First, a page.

was first proposed to Alfred Hitchcock thirty years ago and apparently he
was interested. Good thing he
didnít make it because the last good movie he made was before Psycho in
1960. After Psycho everything
was second rate.
This film had a
lot of big actors who expressed interest, signed up, then bailed.
Then Colin Farrell signed up and made it but they had to keep it in
the can until Farrell became better known.
After he established himself in The Recruit and Daredevil, it was
ready to be released. Then Iraq
happened and it had to be shelved again.
Now itís finally out.
Stu Shepherd (Farrell)
is an egotistical, smarmy PR guy a la Tony Curtis in Sweet Smell of Success,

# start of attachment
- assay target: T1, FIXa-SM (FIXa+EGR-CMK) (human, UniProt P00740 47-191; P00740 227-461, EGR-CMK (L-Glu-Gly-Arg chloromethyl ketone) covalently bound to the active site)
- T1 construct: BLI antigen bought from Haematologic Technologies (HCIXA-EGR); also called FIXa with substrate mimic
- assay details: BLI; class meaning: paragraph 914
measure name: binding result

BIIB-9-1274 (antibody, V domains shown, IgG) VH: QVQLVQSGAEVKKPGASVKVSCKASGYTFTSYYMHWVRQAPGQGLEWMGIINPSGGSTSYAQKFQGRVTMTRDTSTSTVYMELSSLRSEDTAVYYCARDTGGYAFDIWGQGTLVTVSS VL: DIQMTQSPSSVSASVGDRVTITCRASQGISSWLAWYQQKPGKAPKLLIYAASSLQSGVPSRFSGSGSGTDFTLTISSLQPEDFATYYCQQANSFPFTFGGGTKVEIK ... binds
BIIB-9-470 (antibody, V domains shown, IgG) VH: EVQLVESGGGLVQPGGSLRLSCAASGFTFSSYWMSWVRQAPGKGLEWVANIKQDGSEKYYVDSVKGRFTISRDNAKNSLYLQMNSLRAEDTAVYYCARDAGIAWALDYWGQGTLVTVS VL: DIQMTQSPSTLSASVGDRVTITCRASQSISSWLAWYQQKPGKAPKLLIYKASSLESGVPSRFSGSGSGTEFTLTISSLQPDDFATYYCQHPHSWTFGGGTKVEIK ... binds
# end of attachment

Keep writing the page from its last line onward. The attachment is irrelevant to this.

who uses a phone booth to hit on a girl so his wife wonít see the calls on
his cell phone bill. After
hanging up after making his daily call to his girl friend, the phone rings
and he answers. The Caller (Kiefer Sutherland) tells Stu heís got a gun
trained on him and if he hangs up, heís dead.
The rest of the movie is Shepherd trying to survive in what appears
to be an impossible situation.
The Caller shoots
a passer by to establish his bona fides.
The cops come, headed by Forest Whitaker, and they think Stu has a
gun and that he shot the passerby. Stu
is in a pickle, trapped in the phone booth in front of the cops and a huge,
gathering crowd on a major New York City street.
The entire film
takes place in the phone booth. Not
an easy task, it is extremely well directed by Joel Schumacher, from a good
script by Larry Cohen. Farrell
is spectacular. Sutherlandís
voice is scary and threatening in its calmness. This is a believable,
entertaining, tense, well-made, well acted 80-minute movie that does not
telegraph its ending.
April 12, 2003